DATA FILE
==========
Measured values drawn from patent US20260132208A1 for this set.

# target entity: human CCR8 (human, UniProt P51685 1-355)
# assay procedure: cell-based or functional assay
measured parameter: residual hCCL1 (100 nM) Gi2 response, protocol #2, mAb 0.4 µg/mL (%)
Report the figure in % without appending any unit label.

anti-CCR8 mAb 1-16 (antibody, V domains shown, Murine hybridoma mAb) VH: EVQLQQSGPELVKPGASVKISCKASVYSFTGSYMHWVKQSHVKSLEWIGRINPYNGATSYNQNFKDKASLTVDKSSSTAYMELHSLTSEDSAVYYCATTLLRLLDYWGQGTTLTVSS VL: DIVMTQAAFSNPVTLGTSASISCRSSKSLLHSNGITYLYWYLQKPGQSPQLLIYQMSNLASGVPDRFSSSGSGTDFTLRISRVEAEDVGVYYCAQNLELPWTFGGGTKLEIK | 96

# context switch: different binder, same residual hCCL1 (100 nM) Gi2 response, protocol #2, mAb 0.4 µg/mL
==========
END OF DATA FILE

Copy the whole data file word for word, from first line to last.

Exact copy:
Measured values drawn from patent US20260132208A1 for this set.

# target entity: human CCR8 (human, UniProt P51685 1-355)
# assay procedure: cell-based or functional assay
measured parameter: residual hCCL1 (100 nM) Gi2 response, protocol #2, mAb 0.4 µg/mL (%)
Report the figure in % without appending any unit label.

anti-CCR8 mAb 1-16 (antibody, V domains shown, Murine hybridoma mAb) VH: EVQLQQSGPELVKPGASVKISCKASVYSFTGSYMHWVKQSHVKSLEWIGRINPYNGATSYNQNFKDKASLTVDKSSSTAYMELHSLTSEDSAVYYCATTLLRLLDYWGQGTTLTVSS VL: DIVMTQAAFSNPVTLGTSASISCRSSKSLLHSNGITYLYWYLQKPGQSPQLLIYQMSNLASGVPDRFSSSGSGTDFTLRISRVEAEDVGVYYCAQNLELPWTFGGGTKLEIK | 96

# context switch: different binder, same residual hCCL1 (100 nM) Gi2 response, protocol #2, mAb 0.4 µg/mL